I am doing problem 3d in the Prologue of Spivak:

Prove $(a+b)^n = a^n + {n\choose1}a^{n-1}b + {n\choose2}a^{n-2}b^2 + ... + {n\choose n-1}ab^{n-1} + b^n$

I feel like my proof could pass off as acceptable in a number of situations. I am using induction:

Base case 0. $(a+b)^0$ = $1$ which is true.

Now I assume it holds for an arbitrary $k$ the statement will be true if it holds for $k+1$. This is where I have problems because I feel like I'm proving it because the homework says it's true:

$$(a+b)^{n+1} = (a+b)^{n}(a+b)$$ $$(a^n + {n\choose1}a^{n-1}b + {n\choose2}a^{n-2}b^2 + ... + {n\choose n-1}ab^{n-1} + b^n)\times (a+b)$$ (The next step I am only assuming that the statement is true because it was stated in the problem.) $$a^{n+1} + {n+1\choose1}a^{n}b + {n+1\choose2}a^{n-1}b^2 + ... + {n+1\choose n}ab^{n} + b^{n+1}$$

This is what we want hence the statement is true.

Although I feel like depending who I talk to this could be a good enough proof. Is there another way I can represent the series that clearly demonstrates the step I'm "handwaving" is true? (Or at least can I have a hint?)

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    $\begingroup$ What is "proof by homework", and what do the words " I feel like I'm proving it because the homework says it's true " mean? $\endgroup$ – zyx Apr 11 '14 at 4:04
  • $\begingroup$ @zyx: Proof by homework is when you say: "Theorem X is true because the question says it is." When I put the step about multiplying (a^n + ... b^n) * (a + b) I made it equal to the correct thing. Sure my "proof" is correct, but it was not thorough and I was left unconvinced that multiplying (a^n + ... b^n) by (a + b) actually resulted in a correct expression. $\endgroup$ – Dair Apr 11 '14 at 4:45
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    $\begingroup$ Hint: the statement is about binomial coefficients $\binom nk$, and obviously cannot remain true is you replace them by some other random set of coefficients. Therefore any proof must use a property of binomial coefficients that sets them apart. Your proposed proof does not, so it cannot be complete. When doing grading, the principle that essential hypotheses must be used somewhere is an easy way to detect bogus proofs without having to go through their (often incomprehensible, though this is not your case) details. $\endgroup$ – Marc van Leeuwen Apr 11 '14 at 6:49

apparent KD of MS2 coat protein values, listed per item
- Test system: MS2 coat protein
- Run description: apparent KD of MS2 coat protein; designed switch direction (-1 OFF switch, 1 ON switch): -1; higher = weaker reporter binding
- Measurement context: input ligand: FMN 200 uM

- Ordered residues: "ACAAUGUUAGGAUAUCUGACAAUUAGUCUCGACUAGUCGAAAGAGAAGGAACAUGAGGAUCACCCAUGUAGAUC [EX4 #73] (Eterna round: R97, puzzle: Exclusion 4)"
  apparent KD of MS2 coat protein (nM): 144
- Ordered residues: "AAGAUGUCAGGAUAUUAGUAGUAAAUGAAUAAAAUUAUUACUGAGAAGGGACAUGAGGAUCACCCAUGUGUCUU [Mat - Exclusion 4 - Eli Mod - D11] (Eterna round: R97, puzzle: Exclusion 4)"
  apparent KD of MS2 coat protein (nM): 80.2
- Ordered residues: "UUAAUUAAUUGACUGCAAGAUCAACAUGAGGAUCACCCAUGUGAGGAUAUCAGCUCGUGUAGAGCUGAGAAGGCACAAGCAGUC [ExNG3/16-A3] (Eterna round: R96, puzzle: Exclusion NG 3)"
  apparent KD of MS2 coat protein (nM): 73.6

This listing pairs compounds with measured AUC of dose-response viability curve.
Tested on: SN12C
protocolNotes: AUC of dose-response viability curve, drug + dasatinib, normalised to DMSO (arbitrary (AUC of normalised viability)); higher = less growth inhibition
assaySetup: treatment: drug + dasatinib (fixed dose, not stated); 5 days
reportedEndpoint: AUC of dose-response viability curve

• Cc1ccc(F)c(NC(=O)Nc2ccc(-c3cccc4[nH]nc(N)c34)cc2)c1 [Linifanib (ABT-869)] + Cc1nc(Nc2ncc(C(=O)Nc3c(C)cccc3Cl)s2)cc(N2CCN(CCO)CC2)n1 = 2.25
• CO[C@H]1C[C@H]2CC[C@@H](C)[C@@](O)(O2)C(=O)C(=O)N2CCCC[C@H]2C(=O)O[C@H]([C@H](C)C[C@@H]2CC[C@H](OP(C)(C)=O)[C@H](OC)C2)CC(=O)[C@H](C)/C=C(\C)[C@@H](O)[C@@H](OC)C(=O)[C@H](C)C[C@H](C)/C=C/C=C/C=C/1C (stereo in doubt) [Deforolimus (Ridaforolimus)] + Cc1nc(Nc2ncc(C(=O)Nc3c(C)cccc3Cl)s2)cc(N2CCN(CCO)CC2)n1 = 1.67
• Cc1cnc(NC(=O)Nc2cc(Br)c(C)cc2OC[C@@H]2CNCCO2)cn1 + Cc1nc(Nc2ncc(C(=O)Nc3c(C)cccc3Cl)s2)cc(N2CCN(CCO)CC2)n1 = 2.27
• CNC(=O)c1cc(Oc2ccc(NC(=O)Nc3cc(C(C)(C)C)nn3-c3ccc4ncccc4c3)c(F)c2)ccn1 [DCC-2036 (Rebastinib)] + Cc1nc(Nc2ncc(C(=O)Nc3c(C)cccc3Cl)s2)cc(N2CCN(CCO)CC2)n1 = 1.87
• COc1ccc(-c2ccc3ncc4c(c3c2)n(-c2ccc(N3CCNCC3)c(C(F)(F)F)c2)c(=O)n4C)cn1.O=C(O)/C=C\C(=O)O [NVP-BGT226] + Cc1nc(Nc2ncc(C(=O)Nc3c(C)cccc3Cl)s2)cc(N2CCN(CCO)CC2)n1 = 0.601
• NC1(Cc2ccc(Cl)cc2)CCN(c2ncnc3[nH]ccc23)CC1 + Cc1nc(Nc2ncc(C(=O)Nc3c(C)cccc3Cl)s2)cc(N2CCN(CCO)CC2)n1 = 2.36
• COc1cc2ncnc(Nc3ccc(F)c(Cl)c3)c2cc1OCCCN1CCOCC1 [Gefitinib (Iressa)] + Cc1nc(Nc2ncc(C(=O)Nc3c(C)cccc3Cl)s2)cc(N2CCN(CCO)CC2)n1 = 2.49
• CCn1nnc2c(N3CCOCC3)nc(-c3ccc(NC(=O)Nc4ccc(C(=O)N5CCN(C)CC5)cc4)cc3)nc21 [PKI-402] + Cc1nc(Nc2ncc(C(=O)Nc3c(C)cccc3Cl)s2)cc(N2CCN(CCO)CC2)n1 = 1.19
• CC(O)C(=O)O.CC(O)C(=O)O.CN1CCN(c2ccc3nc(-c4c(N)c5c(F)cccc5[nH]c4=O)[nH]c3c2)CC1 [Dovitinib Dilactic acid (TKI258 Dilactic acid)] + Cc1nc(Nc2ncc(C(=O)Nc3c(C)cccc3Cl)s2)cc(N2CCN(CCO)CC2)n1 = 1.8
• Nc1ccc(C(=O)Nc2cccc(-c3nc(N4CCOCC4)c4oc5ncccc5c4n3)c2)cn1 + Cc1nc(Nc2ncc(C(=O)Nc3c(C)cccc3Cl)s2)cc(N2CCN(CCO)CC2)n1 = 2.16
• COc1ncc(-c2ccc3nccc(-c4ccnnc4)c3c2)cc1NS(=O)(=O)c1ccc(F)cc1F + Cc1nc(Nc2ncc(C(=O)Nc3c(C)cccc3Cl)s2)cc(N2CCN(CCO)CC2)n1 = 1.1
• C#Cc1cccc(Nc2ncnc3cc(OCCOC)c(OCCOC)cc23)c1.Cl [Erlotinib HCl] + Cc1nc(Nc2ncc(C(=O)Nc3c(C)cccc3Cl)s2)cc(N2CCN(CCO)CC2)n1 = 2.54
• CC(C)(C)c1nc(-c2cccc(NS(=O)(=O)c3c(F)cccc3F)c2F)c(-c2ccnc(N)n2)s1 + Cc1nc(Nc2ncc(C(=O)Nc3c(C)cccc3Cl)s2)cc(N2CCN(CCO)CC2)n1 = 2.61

• $\begingroup$ Sure my "proof" is correct, but it was not thorough Your "proof" is not correct because it depends on the false statement (anything stated as problem is true). $\endgroup$ – Cthulhu Apr 11 '14 at 10:19

You are missing steps. Your last expression is your goal. You need to first distribution $(a+b)$ in the expression before it, collect appropriate terms, and then use an identity to get to the last expression.

(Hint: Use ${n \choose k} + {n \choose k-1} = {n+1 \choose k}$. Make sure to prove this or give a reference to it in your textbook.)

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  • $\begingroup$ Ahhh, thanks for reminding me of that fact, yes I did prove it in previous answers. I ended up using a combination of both yours and David's answers. $\endgroup$ – Dair Apr 11 '14 at 2:31

Not entirely clear, but I think that you have just written down the last displayed equation (the one starting with $a^{n+1}$) rather than proving it. You need to explain on the basis of your previous assumptions why this equation is true. Here is one possibility: multiply out to get $$\eqalign{\left(a^n + {n\choose1}a^{n-1}b\right.&\left.{} + {n\choose2}a^{n-2}b^2 + \cdots + {n\choose n-1}ab^{n-1} + b^n\right)(a+b)\cr &=a^{n+1}+\cdots+\left[{n\choose k}+{n\choose k-1}\right]a^{n+1-k}b^k+\cdots+b^{n+1}\cr}$$ and then explain why the term in square brackets is equal to $${n+1\choose k}\ .$$ Good luck!

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  • $\begingroup$ Thanks! I wish I could accept both yours and mayrb's answer. :( $\endgroup$ – Dair Apr 11 '14 at 2:32
  • $\begingroup$ Accept one and upvote the other (if you can). $\endgroup$ – marty cohen Apr 11 '14 at 3:17

There is a more basic problem than how to do the induction, which is what definition of $n \choose k$ is used.

It is almost a tautology that the expansion of $(a+b)^n$ is formed by the same rules as Pascal's triangle. If the definition of $n \choose k$ is to take the number at that location in the triangle, the only additional thing to prove is that Pascal's triangle is well defined, which for most purposes is so obvious as to "fly under the radar".

If $n \choose k$ is defined using factorials, all the work is in proving that this matches Pascal's triangle. Then apply the previous paragraph.

If $n \choose k$ is defined as the number of $k$-subsets of an $n$ element set, there is no need for an explicit induction, since there is a natural one-to-one correspondence between terms in the expansion of $(a+b)^n$ and the subsets. The correspondence is easily described and "obviously works" within the discourse conventions of human mathematical communication and proof. In a formal proof system on a computer it might require an overt induction.

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